Back in the 1970s, an American surfer named John Ritter sailed through the then mostly unsurfed South Pacific in search of empty waves—which he found, in plenty. But perhaps the most significant of his findings occurred in 1978, when, on a trip from Samoa, Ritter stumbled upon a dredging left-hander just off the heart-shaped Fijian island of Tavarua.

Now, almost 40 years after the day he saw that reeling left, a crew of documentary filmmakers is working on an episodic series, Nakuru Kuru, in which Ritter will recount and retrace the steps of his journey and the unearthing of one of surfing’s most sought-after waves. The entire thing will be shot in virtual reality, which we’re pretty sure is a first in the surf sphere. Sure, there’s been rad, shorter VR hits like this one (or this one), that allow you to ride shotgun on epic waves, but a long, well-told narrative completely in VR? Hasn’t been done, has it?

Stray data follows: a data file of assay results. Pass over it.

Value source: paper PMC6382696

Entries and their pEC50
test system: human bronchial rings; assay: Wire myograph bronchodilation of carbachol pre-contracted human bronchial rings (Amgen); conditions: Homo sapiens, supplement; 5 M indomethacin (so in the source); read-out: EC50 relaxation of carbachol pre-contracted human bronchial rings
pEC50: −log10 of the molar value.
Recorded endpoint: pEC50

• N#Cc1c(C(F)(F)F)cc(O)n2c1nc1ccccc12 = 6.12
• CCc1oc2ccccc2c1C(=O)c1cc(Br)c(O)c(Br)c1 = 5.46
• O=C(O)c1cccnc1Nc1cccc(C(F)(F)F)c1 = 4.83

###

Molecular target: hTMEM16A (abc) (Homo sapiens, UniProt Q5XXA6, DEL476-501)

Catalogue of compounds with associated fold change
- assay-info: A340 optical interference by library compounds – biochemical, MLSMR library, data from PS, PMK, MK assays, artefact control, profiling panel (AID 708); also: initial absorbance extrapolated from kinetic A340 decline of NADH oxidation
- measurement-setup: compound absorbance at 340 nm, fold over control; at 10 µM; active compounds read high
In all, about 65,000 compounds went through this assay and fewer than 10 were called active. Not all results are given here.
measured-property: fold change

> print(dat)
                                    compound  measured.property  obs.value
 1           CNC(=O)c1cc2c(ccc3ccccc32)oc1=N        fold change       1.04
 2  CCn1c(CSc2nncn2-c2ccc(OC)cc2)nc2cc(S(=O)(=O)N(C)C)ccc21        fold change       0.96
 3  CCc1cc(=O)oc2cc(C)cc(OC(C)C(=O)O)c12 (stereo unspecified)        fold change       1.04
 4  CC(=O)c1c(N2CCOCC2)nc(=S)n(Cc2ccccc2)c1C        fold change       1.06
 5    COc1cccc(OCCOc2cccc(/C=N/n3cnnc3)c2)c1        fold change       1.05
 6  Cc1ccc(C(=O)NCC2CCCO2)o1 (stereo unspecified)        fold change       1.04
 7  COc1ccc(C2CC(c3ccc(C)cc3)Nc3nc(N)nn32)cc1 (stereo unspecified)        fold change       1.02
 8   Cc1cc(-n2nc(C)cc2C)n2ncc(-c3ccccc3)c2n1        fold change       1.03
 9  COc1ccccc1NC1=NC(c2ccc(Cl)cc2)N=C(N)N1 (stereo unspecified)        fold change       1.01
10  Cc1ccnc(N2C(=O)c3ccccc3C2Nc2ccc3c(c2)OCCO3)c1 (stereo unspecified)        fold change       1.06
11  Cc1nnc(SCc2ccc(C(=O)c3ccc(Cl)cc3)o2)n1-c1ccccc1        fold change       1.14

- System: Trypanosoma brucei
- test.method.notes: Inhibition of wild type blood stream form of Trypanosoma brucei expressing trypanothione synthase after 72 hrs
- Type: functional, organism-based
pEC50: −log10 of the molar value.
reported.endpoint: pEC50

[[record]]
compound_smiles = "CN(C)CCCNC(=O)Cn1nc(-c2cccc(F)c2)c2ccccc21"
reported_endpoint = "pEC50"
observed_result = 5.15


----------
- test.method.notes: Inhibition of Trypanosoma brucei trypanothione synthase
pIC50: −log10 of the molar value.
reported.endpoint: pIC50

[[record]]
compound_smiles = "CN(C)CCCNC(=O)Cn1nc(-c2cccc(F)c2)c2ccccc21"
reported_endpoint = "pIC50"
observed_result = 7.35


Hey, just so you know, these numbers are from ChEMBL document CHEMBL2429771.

It’ll be interesting to see how they incorporate historical footage into a futuristic viewing experience, but it’ll be even more interesting to see what kind of door this opens for the future of surf filmmaking.

The full series will be out in 2019, but they’ve just dropped a prologue (hit play above for a teaser) to get a taste for the rest of the series. If you’d like to see the full prologue, visit their site here.